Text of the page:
For more than 2,000 years tea has been an integral part of the Chinese culture permeating the daily life of every social class. The evidence of the importance of tea drinking in China can be seen in literature, paintings and the porcelain tea utensils that have survived.
Tea leaves originally grew in the south-west of China and according to legend the discovery was done by farmers in their search for edible plants. The first written evidence for tea can be found in the Tong yue, a contract made by the poet Wang Bao in 59 B.C. Due to this text it is known that the earliest consumers of tea were scholars.
It was not until the Eastern Jin Dynasty (1115 - 1234) that tea was also drunk by the rest of the population.
During the Tang Dynasty (618 - 907), the drinking of tea became a national habit because of the influence of Chan Buddhism. Buddhists drank their tea to keep them mentally alert during meditation. Texts, mural paintings and artefacts dating from the Liao (916 - 1125), Jin (1115 - 1234) and Yuan (1271 - 1368) Dynasties supply information on tea-drinking and reveal that it had not changed markedly since the Tang Dynasty although the utensils used were less luxurious.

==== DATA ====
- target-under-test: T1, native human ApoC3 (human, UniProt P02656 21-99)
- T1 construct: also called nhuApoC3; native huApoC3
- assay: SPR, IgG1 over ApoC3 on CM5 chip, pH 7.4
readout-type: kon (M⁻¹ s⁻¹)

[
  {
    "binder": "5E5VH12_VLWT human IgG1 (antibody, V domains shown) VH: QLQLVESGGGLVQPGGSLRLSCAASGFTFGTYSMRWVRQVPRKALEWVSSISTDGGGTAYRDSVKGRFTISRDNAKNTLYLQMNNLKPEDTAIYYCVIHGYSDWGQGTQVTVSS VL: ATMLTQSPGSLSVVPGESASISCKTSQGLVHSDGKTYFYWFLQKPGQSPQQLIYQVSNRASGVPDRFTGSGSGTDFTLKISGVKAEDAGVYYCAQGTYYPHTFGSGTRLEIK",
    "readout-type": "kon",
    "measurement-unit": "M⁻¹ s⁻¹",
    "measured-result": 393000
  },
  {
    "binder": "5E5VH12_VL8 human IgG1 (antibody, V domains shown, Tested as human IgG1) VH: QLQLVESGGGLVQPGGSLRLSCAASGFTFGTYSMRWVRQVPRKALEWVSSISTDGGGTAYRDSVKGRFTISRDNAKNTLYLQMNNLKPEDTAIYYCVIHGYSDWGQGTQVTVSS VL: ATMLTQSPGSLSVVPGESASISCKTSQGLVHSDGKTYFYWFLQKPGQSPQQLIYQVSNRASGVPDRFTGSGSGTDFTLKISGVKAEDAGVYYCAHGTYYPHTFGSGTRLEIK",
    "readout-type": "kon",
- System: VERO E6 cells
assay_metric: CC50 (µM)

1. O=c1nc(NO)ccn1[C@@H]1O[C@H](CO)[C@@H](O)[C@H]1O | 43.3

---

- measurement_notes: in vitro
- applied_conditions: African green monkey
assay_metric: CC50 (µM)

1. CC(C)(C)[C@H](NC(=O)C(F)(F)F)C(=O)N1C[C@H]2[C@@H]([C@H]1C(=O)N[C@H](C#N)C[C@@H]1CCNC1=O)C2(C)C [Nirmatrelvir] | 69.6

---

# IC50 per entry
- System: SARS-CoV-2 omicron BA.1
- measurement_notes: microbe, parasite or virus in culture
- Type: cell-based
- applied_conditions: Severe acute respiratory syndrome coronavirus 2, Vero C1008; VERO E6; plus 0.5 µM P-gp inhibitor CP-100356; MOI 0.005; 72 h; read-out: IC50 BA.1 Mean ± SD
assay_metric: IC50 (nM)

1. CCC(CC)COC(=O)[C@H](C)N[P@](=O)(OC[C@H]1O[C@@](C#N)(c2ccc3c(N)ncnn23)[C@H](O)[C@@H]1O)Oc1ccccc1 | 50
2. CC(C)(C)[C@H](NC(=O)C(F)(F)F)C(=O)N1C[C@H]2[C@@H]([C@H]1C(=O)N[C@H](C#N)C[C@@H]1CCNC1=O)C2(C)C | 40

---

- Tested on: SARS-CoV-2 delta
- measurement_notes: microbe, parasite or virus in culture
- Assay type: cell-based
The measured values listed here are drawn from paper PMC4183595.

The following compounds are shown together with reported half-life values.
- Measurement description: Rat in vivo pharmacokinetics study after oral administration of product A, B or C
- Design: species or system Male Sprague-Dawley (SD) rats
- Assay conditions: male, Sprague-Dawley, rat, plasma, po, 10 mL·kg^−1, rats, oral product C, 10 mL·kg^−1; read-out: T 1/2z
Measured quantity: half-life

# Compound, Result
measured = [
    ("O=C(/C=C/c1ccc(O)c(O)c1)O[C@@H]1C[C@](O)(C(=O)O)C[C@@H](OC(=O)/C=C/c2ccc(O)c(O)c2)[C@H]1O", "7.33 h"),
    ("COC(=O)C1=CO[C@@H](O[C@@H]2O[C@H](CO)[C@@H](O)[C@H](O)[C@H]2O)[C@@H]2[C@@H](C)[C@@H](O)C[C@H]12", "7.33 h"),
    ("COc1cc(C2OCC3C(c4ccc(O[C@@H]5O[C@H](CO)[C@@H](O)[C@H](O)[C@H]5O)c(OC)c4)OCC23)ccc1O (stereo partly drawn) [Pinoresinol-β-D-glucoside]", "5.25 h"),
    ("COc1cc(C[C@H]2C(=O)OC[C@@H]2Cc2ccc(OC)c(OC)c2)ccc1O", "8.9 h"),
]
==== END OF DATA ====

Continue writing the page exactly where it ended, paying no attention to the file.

It was during the later Yuan/early Ming Dynasty (1368 - 1644) that using loose tea leaves brought significant changes to tea utensils. A globular teapot with broad base, wide mouth, free-flowing spout and handle ribbed like bamboo was invented. a white-glazed teapot, ascribed to the Yongle period (1403 - 24) in the Collection of the National Palace Museum, Hong Kong is identified as the first porcelain teapot. Teapots with overhead handles were used from the mid - and late Ming years onwards but are often declared as wine ewers although it has the same features as the teapot.
During the Qing Dynasty (1644 - 1911) the production and export of tea flourished as never before. With the interest in tea the demand for tea-ware also increased. It is known that Japan had been a client for Chinese tea ceramics for years and large numbers of porcelain ewers and tea bowls were ordered from the kilns of Jingdezhen. Also the export of tea to the West increased the demand for tea wares there. From about 1640 onwards, records show the ordering of teapots, -cups and even complete tea-sets in China by the Dutch East India Company (V.O.C.) These sets consisted of both Yixing stoneware and porcelain and were often made after European silver or porcelain examples. A new form of tea bowl was invented during the Kangxi period (1662 - 1722): a covered bowl for keeping the tea warm, with wide and flaring mouth and a lower portion to accommodate the settled tea leaves. It can be said that the cover became the hallmark of Qing tea ware.